The eight winners of the 2023 Ashden Awards have been announced. Three trailblazers from the UK and five from the Global South are driving radical progress in tackling the biggest climate challenges around the globe.
Winning organisations range from businesses to non-profits and local authorities. A key focus of the awards is the importance of jobs and training in helping communities respond to the climate crisis.
The winning UK organisations include FarmEd in the Cotswolds which is helping shape the future of the UK’s agricultural sector by raising awareness of regenerative farming through a series of nature friendly techniques that enrich the soil while removing CO2 from the atmosphere. FarmED takes a conservation and rehabilitation approach to food and farming systems. Their training and regenerative agriculture techniques have the potential to radically lower emissions linked to agriculture, protect and replenish biodiversity and restore the health of our soil and landscape.
The Housing Associations’ Charitable Trust is tackling the financing challenge of energy efficiency in UK social housing. Through this unique initiative, businesses and other organisations that want to meet their own climate commitments can buy credits equivalent to their emissions, and those credits fund energy efficiency upgrades to social housing. This means people can benefit from extra insulation, replacements for draughty doors and windows, and modern heating technology.
In North London, Enfield Council and environmental charity Thames21 protect communities from extreme weather by bringing new life to neglected waterways. Local volunteers are at the heart of the action, restoring rivers and creating new woods and wetlands. This approach means that as well as dealing with flood dangers and pollution, the scheme brings residents better health and access to nature.
Other Ashden Award winners were from India, Cameroon, Nigeria, Uganda and Kenya. All were showcased in a ceremony at the Royal Geographical Society in London on Tuesday 14th November. Winners receive grants, global publicity, and connection to funders, investors and partners that can help them create even more impact.
“Brilliant solutions need backing”
By taking on the need to make 21 million UK homes more energy-efficient, and to transform British farming, the UK winners are at the forefront of transformative low carbon solutions and a vital demonstration of what can be done as we approach COP28.
Ashden CEO Dr Ashok Sinha said: “Our winners prove people are passionate about creating practical solutions to the climate emergency — whether giving their time to restore rivers in the UK, or using clean energy to power up a thriving business in Uganda. And just look what happens as a result: higher incomes, better health, stronger communities and the creation of new jobs.
“But these brilliant solutions need serious backing from policymakers and investors. For example, this year’s winners include innovation that could unlock millions of pounds to create warm, energy efficient homes across the UK — surely that’s a scheme worth supporting?”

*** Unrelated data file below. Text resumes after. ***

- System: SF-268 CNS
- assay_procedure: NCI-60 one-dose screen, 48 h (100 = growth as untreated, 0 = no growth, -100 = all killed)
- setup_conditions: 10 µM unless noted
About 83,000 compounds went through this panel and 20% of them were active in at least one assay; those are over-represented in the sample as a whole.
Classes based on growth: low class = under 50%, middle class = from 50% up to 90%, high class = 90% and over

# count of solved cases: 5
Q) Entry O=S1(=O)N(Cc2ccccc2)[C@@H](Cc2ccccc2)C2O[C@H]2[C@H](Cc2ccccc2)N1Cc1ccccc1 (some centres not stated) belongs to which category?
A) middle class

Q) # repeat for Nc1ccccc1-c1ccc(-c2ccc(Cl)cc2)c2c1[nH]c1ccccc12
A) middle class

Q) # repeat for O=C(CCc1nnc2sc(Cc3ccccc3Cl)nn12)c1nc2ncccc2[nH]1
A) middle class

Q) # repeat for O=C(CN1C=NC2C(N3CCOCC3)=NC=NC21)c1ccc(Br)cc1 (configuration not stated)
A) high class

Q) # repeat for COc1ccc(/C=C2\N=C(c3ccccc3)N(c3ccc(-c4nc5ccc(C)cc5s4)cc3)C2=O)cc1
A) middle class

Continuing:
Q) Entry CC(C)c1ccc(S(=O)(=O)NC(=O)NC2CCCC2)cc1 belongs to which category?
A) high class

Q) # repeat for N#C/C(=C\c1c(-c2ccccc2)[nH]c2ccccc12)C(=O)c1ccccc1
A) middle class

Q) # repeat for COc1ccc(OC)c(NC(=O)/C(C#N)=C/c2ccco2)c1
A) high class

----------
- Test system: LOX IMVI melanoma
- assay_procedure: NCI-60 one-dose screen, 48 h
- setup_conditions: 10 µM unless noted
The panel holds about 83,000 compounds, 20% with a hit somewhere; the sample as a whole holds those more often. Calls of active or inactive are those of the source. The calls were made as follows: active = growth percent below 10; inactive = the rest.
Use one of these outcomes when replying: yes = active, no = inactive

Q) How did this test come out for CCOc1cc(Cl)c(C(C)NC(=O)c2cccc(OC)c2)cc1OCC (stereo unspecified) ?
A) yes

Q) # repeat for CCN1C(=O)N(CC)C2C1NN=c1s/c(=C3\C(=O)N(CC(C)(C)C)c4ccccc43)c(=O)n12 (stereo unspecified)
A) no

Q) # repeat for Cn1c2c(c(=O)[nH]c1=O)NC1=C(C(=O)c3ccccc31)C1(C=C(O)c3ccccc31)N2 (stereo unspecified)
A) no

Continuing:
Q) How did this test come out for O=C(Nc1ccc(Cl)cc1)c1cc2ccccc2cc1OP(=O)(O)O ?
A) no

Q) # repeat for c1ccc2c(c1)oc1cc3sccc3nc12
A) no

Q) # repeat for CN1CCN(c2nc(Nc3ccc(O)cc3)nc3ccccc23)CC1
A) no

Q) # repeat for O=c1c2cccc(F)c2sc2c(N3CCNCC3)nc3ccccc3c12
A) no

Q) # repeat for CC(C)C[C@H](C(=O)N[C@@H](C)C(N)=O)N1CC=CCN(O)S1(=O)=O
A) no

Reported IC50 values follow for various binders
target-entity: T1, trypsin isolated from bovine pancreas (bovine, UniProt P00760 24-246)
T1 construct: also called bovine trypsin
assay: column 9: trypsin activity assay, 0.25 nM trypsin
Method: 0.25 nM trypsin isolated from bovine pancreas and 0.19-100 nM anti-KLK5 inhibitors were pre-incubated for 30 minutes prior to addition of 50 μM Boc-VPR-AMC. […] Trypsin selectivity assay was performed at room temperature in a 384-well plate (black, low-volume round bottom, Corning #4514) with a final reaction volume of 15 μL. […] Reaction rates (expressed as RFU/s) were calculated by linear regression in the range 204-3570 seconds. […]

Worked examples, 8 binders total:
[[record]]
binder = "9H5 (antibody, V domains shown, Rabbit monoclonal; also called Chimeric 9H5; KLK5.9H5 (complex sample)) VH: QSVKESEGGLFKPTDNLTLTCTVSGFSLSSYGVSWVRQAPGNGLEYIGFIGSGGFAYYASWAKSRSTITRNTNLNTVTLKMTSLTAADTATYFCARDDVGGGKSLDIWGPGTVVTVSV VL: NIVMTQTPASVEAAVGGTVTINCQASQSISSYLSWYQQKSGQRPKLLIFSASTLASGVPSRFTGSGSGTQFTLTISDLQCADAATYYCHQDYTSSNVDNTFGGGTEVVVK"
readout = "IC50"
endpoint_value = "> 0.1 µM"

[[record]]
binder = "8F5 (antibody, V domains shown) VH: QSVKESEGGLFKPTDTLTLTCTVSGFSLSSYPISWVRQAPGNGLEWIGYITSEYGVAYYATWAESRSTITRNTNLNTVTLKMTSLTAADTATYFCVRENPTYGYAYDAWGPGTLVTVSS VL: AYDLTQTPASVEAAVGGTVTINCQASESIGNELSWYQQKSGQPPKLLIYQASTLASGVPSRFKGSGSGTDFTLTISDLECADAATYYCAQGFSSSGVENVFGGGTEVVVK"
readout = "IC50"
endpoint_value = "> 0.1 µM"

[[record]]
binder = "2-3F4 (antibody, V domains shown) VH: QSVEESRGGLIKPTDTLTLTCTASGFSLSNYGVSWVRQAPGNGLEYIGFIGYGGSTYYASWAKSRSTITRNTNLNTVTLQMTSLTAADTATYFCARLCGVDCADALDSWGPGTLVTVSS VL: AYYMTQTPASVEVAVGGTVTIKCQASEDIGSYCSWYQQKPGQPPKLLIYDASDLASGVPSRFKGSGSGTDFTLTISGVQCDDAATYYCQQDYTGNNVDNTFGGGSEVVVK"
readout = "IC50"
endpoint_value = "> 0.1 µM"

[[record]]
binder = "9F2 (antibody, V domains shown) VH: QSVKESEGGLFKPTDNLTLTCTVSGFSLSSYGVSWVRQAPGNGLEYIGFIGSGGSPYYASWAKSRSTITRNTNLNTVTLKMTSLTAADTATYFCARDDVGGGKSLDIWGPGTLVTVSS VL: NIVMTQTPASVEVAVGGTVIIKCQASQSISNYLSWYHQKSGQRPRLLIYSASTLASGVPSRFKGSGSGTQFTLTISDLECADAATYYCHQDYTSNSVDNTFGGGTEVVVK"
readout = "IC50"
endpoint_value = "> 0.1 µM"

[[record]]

Dr Sinha emphasised that climate solutions such as these — that are in operation, replicable and scalable — are what are needed urgently as we increasingly face with the impacts of climate change. These examples provide not just hope but the practical examples for others to follow.
The 2023 Ashden Award winners and runners up include:
Ashden Award for Energy Innovation — accelerating the UK’s net zero journey supported by Impax Asset Management
The Housing Associations’ Charitable Trust is originating carbon credits to unlock funds to support UK homes in need of retrofitting.
Runner up – tepeo, Berkshire
Ashden Award for Local Nature Recoverers — celebrating inclusive, community-focused adaptation initiatives supported by the Lund Trust, a charitable fund of Lisbet Rausing and Peter Baldwin
WINNER – Thames 21/Enfield Council
Working with local residents, this collaboration has restored rivers and created new ponds, woods and wetlands to build climate resilience in north London.
Runner up – Liverpool City Council’s URBAN GreenUP project
Ashden Award for Future Farmers – developing skills and training for sustainable land management supported by Garfield Weston Foundation
WINNER – FarmED
FarmED is a Cotswolds not for profit showing regenerative agriculture in action, and working to transform attitudes to food and farming.
Runner up – Black Mountains College, Wales
Winners from the Global South include: Burasolutions Solar Academy in Nigeria, Power for All in Uganda, USAFI Green Energy in Kenya, Collectives for Integrated Livelihoods Initiatives (CInI) in India, CERAF-NORD in Cameroon, and Husk Power Systems, which won the Ashden Award for Outstanding Achievement.
Call for green schools in the UK
Speakers at the awards ceremony included Solitaire Townsend, a renowned sustainability expert who works with some of the world’s most influential organisations to activate social justice and environmental restoration. She was joined in conversation by youth climate justice organizer Tori Tsui.
The event also highlighted key Ashden initiatives beyond its annual awards. These included the fast-growing Let’s Go Zero campaign, supporting UK schools to become zero carbon by 2030.
Returning award categories include powering refugees and displaced people, powering futures in clean energy, UK energy innovation, and natural climate solutions in the UK and Global South.
Next year’s categories will also include a Global South energy innovation award, and a new people’s energy award — celebrating community-focused initiatives in the UK. Next year’s winners will be announced in June.
Header image: HACT won the Ashden Award for Energy Innovation